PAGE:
The Food and Pharmaceutical Workers Union and the Chamber of Commerce of Tel Aviv and Central Region (the Division for Catering in Business and Institutions) signed a general collective agreement on Tuesday to raise the minimum wage in the catering industry , among other benefits. The agreement, signed under the oversight of the Histadrut, will last for a period of four years, starting with an extension order by the Minister of Economy.

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The agreement will apply to all employees of catering companies who work for service clients, in full-time and part-time central kitchens. Among other things, it will apply to web managers, shift managers, head chefs, assistant chefs, waiters, dishwashers, administration staff at major sites and kitchens.

Along with this agreement, Minister of Economy and Industry Orna Barbivai has a series of industry agreements that depend on her signing expansion orders that will make them binding, in the security, cleaning, and nursing fields.

Industry minimum wage and a perseverance grant

The agreement will be implemented in five installments, the date of which will be determined in accordance with the date of publication of the extension order. In the first installment, the minimum wage in the industry will be 10% above the standard minimum wage. In the second installment, it will rise 13% above the minimum wage, and in the third installment onwards the workers of the industry will earn 16% above the minimum wage.

It was also determined that starting from the fourth installment of the agreement, the workers will be entitled to a study fund, with the employer’s deposits amounting to 2.5%, and starting in the fifth installment, 5%. The workers’ share of the study fund will be 2.5%.

Starting in the first installment of the agreement, workers in the industry will be entitled to a holiday gift on Rosh Hashana and Passover. In the third phase, the gift will go up to 230 shekel for an employee with at least three months’ seniority and working at least on a 50% basis.

The agreement also stipulates that employees will receive a “perseverance grant” for the past year, which will be calculated by multiplying the employee's normal working hours by the amount per hour, according to the installments in the agreement.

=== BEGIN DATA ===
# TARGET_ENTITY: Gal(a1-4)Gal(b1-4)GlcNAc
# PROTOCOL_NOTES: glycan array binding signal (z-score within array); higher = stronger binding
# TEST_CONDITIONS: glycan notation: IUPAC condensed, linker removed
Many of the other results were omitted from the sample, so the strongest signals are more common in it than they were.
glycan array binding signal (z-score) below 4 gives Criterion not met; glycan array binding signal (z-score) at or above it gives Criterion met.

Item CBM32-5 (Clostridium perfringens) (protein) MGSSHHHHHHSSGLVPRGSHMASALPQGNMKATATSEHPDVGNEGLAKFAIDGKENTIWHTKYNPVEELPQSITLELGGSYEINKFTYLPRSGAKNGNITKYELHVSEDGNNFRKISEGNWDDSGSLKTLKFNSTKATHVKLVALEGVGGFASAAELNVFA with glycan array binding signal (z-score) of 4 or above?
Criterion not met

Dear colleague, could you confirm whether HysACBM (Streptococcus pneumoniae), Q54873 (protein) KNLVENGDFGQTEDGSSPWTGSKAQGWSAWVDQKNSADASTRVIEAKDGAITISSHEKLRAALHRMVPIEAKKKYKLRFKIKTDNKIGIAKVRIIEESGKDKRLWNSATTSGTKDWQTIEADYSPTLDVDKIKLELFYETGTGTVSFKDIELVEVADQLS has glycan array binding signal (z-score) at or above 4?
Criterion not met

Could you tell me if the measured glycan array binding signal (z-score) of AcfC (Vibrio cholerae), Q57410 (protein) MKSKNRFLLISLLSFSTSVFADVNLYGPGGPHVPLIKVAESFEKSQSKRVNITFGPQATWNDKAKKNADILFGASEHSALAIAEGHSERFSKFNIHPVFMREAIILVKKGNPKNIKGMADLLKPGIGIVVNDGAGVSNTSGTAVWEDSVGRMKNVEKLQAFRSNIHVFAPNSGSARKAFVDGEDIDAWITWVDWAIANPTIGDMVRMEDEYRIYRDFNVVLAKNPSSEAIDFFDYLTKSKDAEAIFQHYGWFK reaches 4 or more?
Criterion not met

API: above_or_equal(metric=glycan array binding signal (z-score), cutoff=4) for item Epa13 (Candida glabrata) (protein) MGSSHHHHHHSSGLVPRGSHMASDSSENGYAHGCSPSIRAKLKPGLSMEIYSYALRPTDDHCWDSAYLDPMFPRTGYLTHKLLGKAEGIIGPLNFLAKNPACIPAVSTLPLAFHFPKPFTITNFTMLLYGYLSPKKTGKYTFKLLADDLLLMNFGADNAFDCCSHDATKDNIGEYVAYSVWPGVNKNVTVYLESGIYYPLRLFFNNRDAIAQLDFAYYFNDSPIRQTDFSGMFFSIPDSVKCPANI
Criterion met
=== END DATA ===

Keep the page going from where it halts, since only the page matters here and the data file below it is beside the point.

Employers will be able to convert the perseverance grant into an excellence budget for outstanding employees, courses and professional training, incentives and welfare activities. The Histadrut will work to promote welfare activities and benefits for employees in the agreement, in accordance with the industry standard. 

It is further stipulated that the employer will provide at his expense to the employees clothing and equipment at sites where it is required. 

“Thanks to the agreement, work in the field will be more attractive to more workers”

Histadrut Chairman Arnon Bar-David said in a statement: “I welcome the agreement. It strengthens the workers in the catering industry and improves their wages and employment conditions. I call on employers to work with us to reduce unemployment and improve the conditions of workers in the economy.” 

“Thanks to Eliezer Balo, the Chamber of Commerce and all those involved in the craft for their efforts to reach the industry agreement. The Histadrut, the home of workers in Israel, will continue to work for their well-being and employment security,” he went on. 

Chairman of the Food and Pharmaceutical Workers Union, Eliezer Balo, said: “After long and complex negotiations, we have reached an unprecedented achievement. The agreement lays the groundwork for improving the terms of employment of workers in the industry. Thanks to the achievements of the agreement, the work in the field of catering will be attractive to more workers, in an industry that is begging for employees.” 

Udi Ben Shimol, CEO of Sodexo Israel, a catering company, said: “We have reached the finish line of four challenging years in which we worked to find the right formula for a significant improvement in the employment conditions of catering workers in Israel. The last two years have been very challenging for the catering industry, as coronavirus has hit and continues to hit the industry.”

Article translated from Hebrew by Deborah Secular.